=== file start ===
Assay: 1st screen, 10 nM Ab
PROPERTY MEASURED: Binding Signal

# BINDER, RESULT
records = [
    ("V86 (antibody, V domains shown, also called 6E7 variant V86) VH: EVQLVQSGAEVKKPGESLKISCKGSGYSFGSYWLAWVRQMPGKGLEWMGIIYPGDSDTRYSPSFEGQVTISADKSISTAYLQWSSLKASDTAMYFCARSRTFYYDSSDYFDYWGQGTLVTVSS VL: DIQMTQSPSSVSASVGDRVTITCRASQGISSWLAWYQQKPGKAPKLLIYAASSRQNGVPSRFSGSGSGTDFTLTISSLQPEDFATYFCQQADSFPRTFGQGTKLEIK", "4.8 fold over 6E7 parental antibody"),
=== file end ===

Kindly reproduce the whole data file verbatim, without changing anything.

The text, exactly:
Assay: 1st screen, 10 nM Ab
PROPERTY MEASURED: Binding Signal

# BINDER, RESULT
records = [
    ("V86 (antibody, V domains shown, also called 6E7 variant V86) VH: EVQLVQSGAEVKKPGESLKISCKGSGYSFGSYWLAWVRQMPGKGLEWMGIIYPGDSDTRYSPSFEGQVTISADKSISTAYLQWSSLKASDTAMYFCARSRTFYYDSSDYFDYWGQGTLVTVSS VL: DIQMTQSPSSVSASVGDRVTITCRASQGISSWLAWYQQKPGKAPKLLIYAASSRQNGVPSRFSGSGSGTDFTLTISSLQPEDFATYFCQQADSFPRTFGQGTKLEIK", "4.8 fold over 6E7 parental antibody"),